Screening, Assessment, Interviewing

When a Candidate Is Nervous

If you’ve been interviewing job candidates for a while, you’ve probably come across a nervous candidate. A case of the interview jitters runs the gamut, from the person who can barely speak to the person who can’t stop talking. Other signs of nervousness include fidgeting, sweating, the shakes, and clumsy behavior.

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How do you address – and assess – a nervous candidate?

Before you dismiss this as “not your problem,” you might want to consider that it is your problem. The person struggling to get through the interview is a candidate for the job because his or her skills, experience, and credentials appear to be a fit for the position—the position you are trying to fill.

With this in mind, it’s worth the time and effort to try and make the candidate feel at ease so you can determine if there is a fit. Although you may be inclined to think “this person can’t handle the interview, how will he handle the job,” cut the candidate some slack. You have no idea what else he may be dealing with, or what may have happened moments before meeting with you.

Neutralizing Nervousness

Here are some things you can do to help improve the situation.

Fake a break. Indicate that you have to make a quick phone call before you start your conversation (refer to it as a conversation, as opposed to the interview), say that it will take about 10 minutes, and let the candidate know where the restrooms are. This way, he or she will have time to freshen up and regroup.

Aim for less power. If you’re sitting behind a desk, come around to the front of the desk and sit next to the candidate. In other words, remove the barrier. This will create a less formal and less intimidating environment.

Start small. This is always a good idea, if only because it makes you seem like a human being as opposed to a recruiting robot (those days will be here soon enough). When a candidate is nervous, it’s especially important.

Begin with the personal. Find something on the candidate’s resume you can talk about that isn’t directly related to the job. For example, “I see you used to live in Seattle. It’s a city I’ve always wanted to visit. How did you like living there?” Or, “It looks like we both worked in New York in the mid ‘90s. I worked in Midtown and lived on the Lower East Side. It was a crazy time, but I loved it. Where was your office located?” Needless to say, your conversation starter should be truthful.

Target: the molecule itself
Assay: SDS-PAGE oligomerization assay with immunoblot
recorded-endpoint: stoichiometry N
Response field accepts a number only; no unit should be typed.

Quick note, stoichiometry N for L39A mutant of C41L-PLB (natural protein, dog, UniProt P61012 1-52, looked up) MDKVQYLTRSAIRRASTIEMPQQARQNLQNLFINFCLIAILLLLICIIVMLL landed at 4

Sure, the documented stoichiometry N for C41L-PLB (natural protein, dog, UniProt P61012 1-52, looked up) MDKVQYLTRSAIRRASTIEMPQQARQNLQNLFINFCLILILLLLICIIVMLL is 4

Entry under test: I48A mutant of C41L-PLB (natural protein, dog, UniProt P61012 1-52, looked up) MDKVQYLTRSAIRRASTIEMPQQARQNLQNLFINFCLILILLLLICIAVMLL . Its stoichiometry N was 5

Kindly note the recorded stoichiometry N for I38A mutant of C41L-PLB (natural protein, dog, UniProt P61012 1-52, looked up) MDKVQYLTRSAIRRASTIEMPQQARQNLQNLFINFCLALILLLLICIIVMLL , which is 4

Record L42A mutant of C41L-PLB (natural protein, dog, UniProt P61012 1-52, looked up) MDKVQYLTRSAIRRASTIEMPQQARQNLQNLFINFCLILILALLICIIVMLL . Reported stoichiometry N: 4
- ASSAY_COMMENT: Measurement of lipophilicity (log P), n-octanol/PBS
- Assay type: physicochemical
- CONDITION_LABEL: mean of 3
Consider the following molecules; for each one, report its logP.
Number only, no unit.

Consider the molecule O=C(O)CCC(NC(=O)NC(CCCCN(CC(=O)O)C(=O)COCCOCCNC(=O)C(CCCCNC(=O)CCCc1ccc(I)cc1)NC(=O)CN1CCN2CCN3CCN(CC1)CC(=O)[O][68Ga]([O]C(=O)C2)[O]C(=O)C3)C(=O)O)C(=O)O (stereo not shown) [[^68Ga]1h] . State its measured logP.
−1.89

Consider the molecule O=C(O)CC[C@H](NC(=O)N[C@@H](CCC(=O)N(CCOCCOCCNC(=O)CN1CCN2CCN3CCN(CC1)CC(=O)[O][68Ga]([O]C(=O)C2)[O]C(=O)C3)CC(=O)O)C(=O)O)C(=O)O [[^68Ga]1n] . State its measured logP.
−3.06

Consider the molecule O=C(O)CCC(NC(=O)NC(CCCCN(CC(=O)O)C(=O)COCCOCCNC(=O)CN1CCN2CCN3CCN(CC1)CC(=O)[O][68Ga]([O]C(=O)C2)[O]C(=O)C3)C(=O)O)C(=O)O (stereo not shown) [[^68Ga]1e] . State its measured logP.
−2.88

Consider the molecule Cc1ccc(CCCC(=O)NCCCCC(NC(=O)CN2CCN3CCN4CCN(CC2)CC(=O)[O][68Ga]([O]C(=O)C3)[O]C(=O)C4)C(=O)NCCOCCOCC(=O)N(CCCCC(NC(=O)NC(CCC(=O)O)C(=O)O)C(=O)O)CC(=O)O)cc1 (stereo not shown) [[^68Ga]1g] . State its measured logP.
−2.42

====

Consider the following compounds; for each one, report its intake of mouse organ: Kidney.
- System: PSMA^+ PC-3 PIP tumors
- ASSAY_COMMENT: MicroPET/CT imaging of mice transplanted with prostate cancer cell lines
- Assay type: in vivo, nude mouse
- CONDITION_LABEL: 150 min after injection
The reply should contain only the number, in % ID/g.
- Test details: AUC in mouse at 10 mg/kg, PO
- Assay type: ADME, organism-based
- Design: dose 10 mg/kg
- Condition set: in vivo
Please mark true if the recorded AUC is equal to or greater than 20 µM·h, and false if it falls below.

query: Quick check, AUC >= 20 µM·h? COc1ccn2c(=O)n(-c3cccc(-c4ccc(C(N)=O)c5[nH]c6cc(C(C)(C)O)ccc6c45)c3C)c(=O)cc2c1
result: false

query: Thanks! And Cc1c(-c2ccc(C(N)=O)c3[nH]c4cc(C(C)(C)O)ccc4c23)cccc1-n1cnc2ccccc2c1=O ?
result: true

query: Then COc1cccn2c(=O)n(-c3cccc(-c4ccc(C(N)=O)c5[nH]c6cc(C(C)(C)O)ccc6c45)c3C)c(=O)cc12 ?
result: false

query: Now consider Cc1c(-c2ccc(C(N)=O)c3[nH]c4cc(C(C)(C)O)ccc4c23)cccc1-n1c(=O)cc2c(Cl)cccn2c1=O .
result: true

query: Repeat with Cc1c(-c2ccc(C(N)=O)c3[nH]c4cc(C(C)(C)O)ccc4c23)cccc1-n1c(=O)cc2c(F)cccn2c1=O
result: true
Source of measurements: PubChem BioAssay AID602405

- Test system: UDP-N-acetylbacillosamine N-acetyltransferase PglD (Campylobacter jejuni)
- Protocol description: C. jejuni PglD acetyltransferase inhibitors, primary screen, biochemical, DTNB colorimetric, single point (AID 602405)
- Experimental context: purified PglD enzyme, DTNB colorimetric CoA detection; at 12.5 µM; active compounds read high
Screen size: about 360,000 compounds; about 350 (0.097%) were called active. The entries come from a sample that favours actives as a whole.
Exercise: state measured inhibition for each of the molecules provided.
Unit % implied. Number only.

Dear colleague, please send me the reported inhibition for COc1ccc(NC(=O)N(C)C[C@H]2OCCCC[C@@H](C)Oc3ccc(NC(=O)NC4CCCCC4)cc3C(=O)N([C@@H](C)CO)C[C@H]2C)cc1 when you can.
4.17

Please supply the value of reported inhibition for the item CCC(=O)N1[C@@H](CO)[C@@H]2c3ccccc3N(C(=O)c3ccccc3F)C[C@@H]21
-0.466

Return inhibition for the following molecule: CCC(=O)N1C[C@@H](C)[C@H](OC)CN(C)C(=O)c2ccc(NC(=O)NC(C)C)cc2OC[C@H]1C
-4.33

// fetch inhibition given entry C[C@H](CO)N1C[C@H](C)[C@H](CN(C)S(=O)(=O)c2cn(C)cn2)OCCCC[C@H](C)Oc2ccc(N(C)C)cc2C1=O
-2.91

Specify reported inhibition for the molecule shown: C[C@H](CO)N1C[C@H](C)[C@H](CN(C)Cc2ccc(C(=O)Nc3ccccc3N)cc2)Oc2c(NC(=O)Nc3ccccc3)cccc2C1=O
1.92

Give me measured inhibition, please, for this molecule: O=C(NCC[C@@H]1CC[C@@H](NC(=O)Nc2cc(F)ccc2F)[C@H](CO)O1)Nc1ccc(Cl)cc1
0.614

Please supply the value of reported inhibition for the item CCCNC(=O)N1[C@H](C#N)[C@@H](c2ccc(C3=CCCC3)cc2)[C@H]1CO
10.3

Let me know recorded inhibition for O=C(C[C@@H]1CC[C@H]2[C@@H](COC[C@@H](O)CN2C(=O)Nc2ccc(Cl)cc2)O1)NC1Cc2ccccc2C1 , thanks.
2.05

Talk about the company. Before discussing the position or the candidate’s qualifications for it, provide some background on the company. Add a personal element, if possible. For example, “As you may or may not know, ABC Company was founded by the current CEO’s grandfather, in a one-room office above a grocery store. I often think about that as I ride the elevator to this incredible office space.”

For an overly nervous candidate, you may have to employ several of these tactics. Nevertheless, it may turn out to be worth the effort—especially if, when the person relaxes, you discover you’ve found the perfect person for the job.

What if you still have reservations, because of the initial nervousness?

Weigh the behavior in the context of the job. Is the candidate interviewing for a sales position? If so, you may want to have him or her interview with someone else in the company and see if the reaction is the same. If, on the other hand, the candidate is applying for a job as an accounting manager, and you are impressed by everything else about the interview, don’t count the person out.

Paula Paula Santonocito, Contributing Editor for Recruiting Daily Advisor, is a business journalist specializing in employment issues. She is the author of more than 1,000 articles on a wide range of human resource and career topics, with an emphasis on recruiting and hiring. Her articles have been featured in many global and domestic publications and information outlets, referenced in academic and legal publications as well as books, and translated into several languages.